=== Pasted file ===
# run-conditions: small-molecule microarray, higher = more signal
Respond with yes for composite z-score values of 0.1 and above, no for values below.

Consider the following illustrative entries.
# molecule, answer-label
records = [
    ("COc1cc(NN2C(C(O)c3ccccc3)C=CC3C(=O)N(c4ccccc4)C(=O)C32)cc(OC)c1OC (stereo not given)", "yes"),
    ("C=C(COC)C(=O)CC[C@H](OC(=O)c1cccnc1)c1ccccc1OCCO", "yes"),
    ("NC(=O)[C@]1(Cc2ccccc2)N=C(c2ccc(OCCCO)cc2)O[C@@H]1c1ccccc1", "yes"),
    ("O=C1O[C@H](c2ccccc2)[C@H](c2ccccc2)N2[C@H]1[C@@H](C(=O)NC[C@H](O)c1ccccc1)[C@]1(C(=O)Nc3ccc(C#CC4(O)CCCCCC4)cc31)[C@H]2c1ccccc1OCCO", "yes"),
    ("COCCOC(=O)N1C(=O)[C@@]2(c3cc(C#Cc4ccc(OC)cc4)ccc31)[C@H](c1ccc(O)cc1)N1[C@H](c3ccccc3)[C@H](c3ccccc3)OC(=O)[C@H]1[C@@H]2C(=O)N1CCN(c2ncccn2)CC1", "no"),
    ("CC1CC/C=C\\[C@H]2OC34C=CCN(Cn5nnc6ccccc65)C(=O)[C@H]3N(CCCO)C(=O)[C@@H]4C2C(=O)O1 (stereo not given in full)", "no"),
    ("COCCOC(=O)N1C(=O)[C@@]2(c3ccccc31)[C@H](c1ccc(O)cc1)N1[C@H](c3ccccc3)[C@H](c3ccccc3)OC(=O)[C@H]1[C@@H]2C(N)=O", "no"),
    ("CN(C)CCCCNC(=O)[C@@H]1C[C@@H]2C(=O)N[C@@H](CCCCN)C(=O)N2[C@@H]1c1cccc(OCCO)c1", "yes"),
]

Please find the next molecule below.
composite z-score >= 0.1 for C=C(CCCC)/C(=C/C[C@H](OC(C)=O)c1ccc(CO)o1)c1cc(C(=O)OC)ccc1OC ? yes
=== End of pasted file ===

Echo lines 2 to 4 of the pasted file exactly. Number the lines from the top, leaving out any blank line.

Respond with yes for composite z-score values of 0.1 and above, no for values below.

Consider the following illustrative entries.
# molecule, answer-label